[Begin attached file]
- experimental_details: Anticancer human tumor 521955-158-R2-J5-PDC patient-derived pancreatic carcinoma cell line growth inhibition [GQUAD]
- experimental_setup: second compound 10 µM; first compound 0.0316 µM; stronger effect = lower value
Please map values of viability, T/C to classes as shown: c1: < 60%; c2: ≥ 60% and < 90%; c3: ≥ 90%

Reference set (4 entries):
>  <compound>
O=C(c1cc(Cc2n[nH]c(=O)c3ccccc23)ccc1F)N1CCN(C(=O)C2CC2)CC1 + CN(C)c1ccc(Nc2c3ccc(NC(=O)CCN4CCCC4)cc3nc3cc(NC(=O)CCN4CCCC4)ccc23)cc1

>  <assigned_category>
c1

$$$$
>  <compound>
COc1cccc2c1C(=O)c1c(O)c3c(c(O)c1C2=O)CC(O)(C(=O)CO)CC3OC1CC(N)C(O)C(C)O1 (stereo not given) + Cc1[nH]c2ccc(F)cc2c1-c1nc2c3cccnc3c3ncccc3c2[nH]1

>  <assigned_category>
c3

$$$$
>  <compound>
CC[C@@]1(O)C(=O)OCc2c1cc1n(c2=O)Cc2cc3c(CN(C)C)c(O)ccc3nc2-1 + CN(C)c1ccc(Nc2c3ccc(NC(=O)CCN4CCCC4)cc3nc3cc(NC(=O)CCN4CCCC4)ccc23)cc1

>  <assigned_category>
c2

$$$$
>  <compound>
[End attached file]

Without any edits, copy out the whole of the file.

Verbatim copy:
- experimental_details: Anticancer human tumor 521955-158-R2-J5-PDC patient-derived pancreatic carcinoma cell line growth inhibition [GQUAD]
- experimental_setup: second compound 10 µM; first compound 0.0316 µM; stronger effect = lower value
Please map values of viability, T/C to classes as shown: c1: < 60%; c2: ≥ 60% and < 90%; c3: ≥ 90%

Reference set (4 entries):
>  <compound>
O=C(c1cc(Cc2n[nH]c(=O)c3ccccc23)ccc1F)N1CCN(C(=O)C2CC2)CC1 + CN(C)c1ccc(Nc2c3ccc(NC(=O)CCN4CCCC4)cc3nc3cc(NC(=O)CCN4CCCC4)ccc23)cc1

>  <assigned_category>
c1

$$$$
>  <compound>
COc1cccc2c1C(=O)c1c(O)c3c(c(O)c1C2=O)CC(O)(C(=O)CO)CC3OC1CC(N)C(O)C(C)O1 (stereo not given) + Cc1[nH]c2ccc(F)cc2c1-c1nc2c3cccnc3c3ncccc3c2[nH]1

>  <assigned_category>
c3

$$$$
>  <compound>
CC[C@@]1(O)C(=O)OCc2c1cc1n(c2=O)Cc2cc3c(CN(C)C)c(O)ccc3nc2-1 + CN(C)c1ccc(Nc2c3ccc(NC(=O)CCN4CCCC4)cc3nc3cc(NC(=O)CCN4CCCC4)ccc23)cc1

>  <assigned_category>
c2

$$$$
>  <compound>